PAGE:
A time horizon determines how much time you can expect to hold your investment to get returns on it. Depending on your investment goal and strategies, the time horizon can be for a short time or long-term. Setting a framework around your time horizon is a good exercise for your investment because it contributes to informed decision making. Putting time frames around your investment will set an overview of your financial needs and capabilities, like, whether you need the money in a few years for a down payment or whether you can hold it until you get into college or retirement.
There are no standardised rules on setting your time horizons, and it depends on your financial circumstances and goals. However, there are commonly accepted guidelines to help you determine the appropriate timelines for investments. As such, it is generally agreed that long-term investments require a more aggressive portfolio and can handle riskier investments because the market overall will trend upwards, and you have a lot of time to recover the losses. Your growth would be far more significant if you account for starting early and compounding in your strategy. Short term investments should avoid riskier portfolios due to market volatility.
Here, we will explain time horizons, how you should evaluate them and what risks you should be assuming in different time horizons:
Investments are generally seen in two categories of the asset class: stocks and bonds. Stocks are considered riskier than bonds. Stocks and assets with similar characteristics are considered more ambitious and beneficial for long-term investment. They also tend to grow over a long time and recover from dips pretty quickly. Bonds are preferable for short-term investments for a more conservative portfolio. You should evaluate three simple time horizons to decide on your investment:
All investments have risk, and depending on the time horizon, it manifests differently, which should be adjusted in your strategy. For short-term, the risk manifests rather obviously. The market is volatile and fluctuates very often. Therefore losses are part of the risk. The growth is very small compared to the risk undertaken. Also, the recommendation of short term investments (like bonds and CDs) offer limited and small returns compared to inflation (savings account interest which amounts to less than 1%). It is very straightforward what the risks and rewards are under short term investment.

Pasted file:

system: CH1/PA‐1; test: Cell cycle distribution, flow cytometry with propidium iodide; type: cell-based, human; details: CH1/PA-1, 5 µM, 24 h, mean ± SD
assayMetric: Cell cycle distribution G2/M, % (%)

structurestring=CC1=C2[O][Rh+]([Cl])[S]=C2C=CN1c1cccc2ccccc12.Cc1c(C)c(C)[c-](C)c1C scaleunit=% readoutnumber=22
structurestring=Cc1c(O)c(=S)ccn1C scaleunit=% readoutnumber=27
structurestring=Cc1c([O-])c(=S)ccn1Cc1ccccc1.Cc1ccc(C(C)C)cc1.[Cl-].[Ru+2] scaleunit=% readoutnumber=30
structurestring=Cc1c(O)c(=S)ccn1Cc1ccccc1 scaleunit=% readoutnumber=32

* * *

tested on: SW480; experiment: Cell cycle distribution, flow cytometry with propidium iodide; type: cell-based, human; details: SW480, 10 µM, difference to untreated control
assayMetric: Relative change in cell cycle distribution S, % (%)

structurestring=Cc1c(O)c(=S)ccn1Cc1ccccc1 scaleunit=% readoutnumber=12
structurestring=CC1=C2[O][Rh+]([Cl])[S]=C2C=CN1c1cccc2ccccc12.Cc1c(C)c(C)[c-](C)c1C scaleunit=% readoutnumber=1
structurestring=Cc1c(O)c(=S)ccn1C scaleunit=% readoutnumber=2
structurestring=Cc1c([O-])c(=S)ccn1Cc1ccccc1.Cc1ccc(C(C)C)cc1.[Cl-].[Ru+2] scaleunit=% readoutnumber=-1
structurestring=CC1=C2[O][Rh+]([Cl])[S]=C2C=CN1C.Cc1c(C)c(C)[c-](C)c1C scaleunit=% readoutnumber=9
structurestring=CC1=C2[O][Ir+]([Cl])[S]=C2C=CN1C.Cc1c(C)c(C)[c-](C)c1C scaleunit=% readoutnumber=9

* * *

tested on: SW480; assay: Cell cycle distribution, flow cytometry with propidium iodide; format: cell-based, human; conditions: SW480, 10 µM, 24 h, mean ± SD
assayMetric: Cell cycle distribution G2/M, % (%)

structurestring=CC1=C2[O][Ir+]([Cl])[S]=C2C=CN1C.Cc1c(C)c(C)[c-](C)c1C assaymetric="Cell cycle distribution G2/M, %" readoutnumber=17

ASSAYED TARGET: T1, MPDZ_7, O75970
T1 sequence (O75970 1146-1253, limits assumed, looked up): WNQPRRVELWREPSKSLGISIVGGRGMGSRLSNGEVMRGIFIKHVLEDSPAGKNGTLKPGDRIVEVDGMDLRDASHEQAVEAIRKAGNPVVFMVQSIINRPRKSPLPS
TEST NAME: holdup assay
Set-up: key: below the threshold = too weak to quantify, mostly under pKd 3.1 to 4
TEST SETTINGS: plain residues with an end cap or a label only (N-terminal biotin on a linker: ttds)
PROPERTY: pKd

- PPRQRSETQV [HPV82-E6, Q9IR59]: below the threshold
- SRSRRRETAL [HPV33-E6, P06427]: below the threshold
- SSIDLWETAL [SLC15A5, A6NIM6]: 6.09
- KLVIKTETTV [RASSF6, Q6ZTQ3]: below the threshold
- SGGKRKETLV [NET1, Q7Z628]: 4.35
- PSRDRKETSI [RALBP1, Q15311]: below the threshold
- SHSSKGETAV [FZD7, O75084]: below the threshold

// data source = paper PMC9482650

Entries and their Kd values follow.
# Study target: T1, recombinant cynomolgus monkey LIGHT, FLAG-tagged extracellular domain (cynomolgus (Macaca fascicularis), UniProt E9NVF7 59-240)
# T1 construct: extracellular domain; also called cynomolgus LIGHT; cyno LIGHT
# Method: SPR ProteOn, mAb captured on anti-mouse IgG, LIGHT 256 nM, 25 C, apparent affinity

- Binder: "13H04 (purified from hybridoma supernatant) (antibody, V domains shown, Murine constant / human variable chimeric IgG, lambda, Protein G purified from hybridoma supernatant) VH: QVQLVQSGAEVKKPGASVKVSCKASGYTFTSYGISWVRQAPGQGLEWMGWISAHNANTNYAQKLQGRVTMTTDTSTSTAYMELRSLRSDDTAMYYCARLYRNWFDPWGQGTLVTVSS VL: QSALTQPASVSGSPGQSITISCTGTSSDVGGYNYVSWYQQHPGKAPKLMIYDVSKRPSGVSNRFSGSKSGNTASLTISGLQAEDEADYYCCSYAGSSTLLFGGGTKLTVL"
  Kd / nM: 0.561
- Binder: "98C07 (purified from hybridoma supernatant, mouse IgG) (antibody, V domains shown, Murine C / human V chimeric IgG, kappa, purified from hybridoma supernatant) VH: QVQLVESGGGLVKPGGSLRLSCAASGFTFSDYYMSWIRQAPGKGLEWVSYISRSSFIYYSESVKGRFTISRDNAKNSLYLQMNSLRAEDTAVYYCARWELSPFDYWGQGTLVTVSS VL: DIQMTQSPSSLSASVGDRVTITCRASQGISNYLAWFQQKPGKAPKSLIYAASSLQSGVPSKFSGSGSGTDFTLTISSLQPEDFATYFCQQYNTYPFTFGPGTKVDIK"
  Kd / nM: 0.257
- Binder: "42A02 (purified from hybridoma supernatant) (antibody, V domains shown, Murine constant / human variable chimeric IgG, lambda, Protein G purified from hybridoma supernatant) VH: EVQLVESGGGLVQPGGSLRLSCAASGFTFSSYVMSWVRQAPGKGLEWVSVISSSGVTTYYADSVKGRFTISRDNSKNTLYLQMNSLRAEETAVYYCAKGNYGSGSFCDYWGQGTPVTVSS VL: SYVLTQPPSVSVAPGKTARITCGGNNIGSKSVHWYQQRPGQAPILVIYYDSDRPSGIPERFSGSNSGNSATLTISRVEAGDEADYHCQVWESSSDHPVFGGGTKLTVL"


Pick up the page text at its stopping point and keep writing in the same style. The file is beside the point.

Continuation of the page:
For the long term, however, the risks are not so straightforward. For example, stocks are recommended for the long term because it moves upwards, also face a rather steep downfall when the market crashes. And such initial loss and that at such a high amount may make you panic, and you want to sell. As an investor, you have to assume both the upward trend and the downward when investing in riskier assets. Not to mention, there can be a slow downfall of assets that may never recover (e.g. oil). In such cases, it might be better to cut your losses and sell everything. On the other hand, you may miss opportunities for significant profits because you choose to stick to long-term investment. For example, selling your stock options to buy a more lucrative asset for higher returns. Such a flaw is not risky per se, but it is a missed opportunity nonetheless.
There is also the illiquidity factor as you cannot access the money when you need it, and if you do, you will lose the progress of your investment. Hence, you will need to keep liquid emergency funds aside.
Aligning the timeline with your investments is one of the most important tasks apart from allocation. Setting a time horizon will give you a basic insight into your financial goals. Although you need to stick to it religiously, it is still better to use it as a spreadsheet to overview your financial situation and opportunities.
Last update: 24/09/2021